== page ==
Sat. Sep 23rd, 2023
    EU Lawmakers Question Nominee for Next Climate Commissioner on Fossil Fuels and Emissions Targets

    Lawmakers in the European Parliament are planning to interrogate Wopke Hoekstra, the nominated candidate for the role of the EU’s next climate-change chief. They are particularly interested in his stance on phasing out fossil fuels and setting a new emissions target for 2040. Hoekstra, a former Dutch foreign minister, has the support of the Dutch government and European Commission chief Ursula von der Leyen to become the European Union’s next Climate Commissioner, responsible for implementing emissions-cutting policies in the EU.

    Although some lawmakers have raised concerns about Hoekstra’s lack of experience in climate policy, it is not uncommon for EU commissioners to transition to a new portfolio and rely on the expertise of the EU’s civil service to get up to speed. Hoekstra will have to undergo a European Parliament hearing, and if he receives negative assessments, he may withdraw his candidacy.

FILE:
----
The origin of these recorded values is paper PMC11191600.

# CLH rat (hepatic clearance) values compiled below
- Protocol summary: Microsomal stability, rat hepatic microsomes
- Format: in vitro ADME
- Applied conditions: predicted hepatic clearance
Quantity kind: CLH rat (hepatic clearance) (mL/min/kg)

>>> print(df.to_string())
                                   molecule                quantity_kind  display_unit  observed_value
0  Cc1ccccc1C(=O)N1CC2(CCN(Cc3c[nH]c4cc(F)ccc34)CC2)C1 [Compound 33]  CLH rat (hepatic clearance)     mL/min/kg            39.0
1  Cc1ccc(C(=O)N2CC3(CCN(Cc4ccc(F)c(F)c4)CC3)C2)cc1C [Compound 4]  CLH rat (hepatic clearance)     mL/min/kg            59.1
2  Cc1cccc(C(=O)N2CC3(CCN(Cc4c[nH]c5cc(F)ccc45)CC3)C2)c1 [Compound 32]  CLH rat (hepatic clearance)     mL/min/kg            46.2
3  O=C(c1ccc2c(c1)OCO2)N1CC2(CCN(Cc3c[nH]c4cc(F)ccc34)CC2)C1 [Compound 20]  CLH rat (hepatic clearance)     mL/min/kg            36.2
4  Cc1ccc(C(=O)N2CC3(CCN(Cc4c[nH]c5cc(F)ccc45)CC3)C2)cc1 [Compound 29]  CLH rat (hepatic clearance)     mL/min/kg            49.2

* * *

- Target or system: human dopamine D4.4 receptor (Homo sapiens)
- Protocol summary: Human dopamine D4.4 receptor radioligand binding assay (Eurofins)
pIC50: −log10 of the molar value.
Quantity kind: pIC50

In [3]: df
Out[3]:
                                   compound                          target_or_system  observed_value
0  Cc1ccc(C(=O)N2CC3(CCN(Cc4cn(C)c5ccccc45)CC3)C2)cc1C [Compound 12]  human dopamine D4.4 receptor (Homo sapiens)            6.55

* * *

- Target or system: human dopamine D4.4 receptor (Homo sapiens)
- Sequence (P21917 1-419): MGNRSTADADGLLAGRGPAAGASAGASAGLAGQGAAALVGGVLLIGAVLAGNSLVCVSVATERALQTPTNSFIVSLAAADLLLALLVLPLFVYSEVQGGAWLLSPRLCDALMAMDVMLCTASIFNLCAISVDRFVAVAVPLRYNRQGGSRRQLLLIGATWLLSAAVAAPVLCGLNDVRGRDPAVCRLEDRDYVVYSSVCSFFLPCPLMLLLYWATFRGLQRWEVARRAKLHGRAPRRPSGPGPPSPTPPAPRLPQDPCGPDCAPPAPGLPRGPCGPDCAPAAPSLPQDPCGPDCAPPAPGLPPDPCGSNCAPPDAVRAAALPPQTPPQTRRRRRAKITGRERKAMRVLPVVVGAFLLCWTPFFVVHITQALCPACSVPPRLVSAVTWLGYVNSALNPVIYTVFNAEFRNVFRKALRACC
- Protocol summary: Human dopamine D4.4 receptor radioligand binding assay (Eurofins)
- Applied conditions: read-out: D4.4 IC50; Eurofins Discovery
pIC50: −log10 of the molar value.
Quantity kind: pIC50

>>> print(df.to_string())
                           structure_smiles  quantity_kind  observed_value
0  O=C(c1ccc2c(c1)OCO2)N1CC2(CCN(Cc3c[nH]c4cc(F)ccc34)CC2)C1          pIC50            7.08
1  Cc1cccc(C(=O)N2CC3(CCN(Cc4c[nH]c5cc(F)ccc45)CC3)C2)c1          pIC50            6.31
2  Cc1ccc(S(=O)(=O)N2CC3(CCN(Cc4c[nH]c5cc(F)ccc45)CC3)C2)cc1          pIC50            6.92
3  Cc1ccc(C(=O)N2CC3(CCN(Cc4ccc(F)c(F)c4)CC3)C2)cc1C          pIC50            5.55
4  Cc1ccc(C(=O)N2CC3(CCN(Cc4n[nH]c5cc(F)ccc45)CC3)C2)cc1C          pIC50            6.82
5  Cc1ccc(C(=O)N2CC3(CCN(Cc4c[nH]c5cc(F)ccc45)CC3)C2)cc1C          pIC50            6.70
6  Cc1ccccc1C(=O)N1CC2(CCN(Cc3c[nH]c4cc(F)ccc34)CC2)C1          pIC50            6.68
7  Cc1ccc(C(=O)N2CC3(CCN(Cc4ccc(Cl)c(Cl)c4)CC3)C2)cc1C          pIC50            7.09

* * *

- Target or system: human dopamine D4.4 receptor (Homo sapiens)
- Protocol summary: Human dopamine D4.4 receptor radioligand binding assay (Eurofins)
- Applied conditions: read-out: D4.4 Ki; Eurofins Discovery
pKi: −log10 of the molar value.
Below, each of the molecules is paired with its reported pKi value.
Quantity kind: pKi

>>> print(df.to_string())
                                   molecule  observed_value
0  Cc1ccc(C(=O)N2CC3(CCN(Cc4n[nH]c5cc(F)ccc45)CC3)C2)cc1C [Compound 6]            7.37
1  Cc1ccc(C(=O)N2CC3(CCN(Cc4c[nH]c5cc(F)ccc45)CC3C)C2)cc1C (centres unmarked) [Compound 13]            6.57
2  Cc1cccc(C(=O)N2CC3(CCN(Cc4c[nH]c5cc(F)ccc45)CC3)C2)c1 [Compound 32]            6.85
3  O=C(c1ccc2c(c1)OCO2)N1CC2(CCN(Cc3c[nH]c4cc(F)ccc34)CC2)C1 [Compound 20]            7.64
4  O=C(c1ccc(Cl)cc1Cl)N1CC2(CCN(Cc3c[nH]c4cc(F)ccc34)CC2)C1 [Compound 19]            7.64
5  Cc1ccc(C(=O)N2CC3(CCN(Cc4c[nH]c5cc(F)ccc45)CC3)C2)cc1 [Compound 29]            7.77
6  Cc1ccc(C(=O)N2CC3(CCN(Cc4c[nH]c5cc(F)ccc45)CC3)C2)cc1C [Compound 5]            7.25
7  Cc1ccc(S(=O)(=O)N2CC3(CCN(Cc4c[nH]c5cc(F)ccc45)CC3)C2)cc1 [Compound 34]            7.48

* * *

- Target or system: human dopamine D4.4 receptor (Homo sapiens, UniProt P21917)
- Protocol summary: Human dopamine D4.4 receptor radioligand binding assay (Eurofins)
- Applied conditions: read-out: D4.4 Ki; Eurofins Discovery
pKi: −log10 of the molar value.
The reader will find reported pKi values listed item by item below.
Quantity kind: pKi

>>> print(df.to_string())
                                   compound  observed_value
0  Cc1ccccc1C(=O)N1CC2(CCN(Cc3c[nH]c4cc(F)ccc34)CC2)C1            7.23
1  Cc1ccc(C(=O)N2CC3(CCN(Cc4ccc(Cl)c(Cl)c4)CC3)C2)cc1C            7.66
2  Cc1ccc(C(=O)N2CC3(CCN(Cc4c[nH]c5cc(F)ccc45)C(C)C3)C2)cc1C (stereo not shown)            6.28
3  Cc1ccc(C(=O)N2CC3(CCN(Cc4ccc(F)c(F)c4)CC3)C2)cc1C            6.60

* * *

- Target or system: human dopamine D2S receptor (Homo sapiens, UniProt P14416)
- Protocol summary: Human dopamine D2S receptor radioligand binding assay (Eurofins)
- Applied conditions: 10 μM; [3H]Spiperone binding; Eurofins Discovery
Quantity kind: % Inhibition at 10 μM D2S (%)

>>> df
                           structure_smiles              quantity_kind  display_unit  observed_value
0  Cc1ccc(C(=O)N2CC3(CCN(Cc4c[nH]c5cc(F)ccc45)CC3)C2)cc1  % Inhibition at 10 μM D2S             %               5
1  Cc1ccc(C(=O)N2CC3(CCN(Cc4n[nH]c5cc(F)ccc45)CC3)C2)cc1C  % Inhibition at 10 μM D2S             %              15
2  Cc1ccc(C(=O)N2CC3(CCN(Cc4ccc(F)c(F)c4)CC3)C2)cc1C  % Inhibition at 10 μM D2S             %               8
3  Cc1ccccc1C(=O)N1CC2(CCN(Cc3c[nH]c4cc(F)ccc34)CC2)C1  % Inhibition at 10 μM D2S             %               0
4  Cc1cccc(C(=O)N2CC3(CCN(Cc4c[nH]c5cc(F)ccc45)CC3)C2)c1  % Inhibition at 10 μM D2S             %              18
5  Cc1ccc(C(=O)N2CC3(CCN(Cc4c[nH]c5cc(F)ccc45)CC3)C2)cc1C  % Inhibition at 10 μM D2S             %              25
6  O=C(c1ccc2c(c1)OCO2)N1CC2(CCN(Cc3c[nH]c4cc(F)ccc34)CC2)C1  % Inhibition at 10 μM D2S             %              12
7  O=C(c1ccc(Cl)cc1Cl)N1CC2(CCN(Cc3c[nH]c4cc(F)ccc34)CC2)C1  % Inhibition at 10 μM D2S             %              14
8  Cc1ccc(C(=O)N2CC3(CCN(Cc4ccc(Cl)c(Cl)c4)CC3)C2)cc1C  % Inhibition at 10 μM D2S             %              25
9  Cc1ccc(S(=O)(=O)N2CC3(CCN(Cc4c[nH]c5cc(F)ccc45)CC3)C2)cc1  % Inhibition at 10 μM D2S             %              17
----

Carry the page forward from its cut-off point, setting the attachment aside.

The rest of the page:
Questions put forward by EU lawmakers include whether Hoekstra is committed to phasing out fossil fuels in line with the Paris Agreement, and what measures he would propose to eliminate fossil fuel subsidies within the EU. EU countries have continued to provide significant subsidies to the fossil fuel industry, with €52 billion spent in 2021 alone, according to EU Environment Agency data.

    A key responsibility for the new climate commissioner will be to propose the EU’s first emissions-cutting target for 2040, which will involve addressing the conflict between scientific advisors recommending an emissions reduction of up to 95% and industry lobbies arguing against such targets due to economic concerns.

    Despite criticisms, EU officials anticipate that Hoekstra will ultimately be approved by the European Parliament. Rejecting his nomination could result in a delayed appointment, potentially leaving the EU without a new climate commissioner in place for the COP28 summit in November.

    Sources: Reuters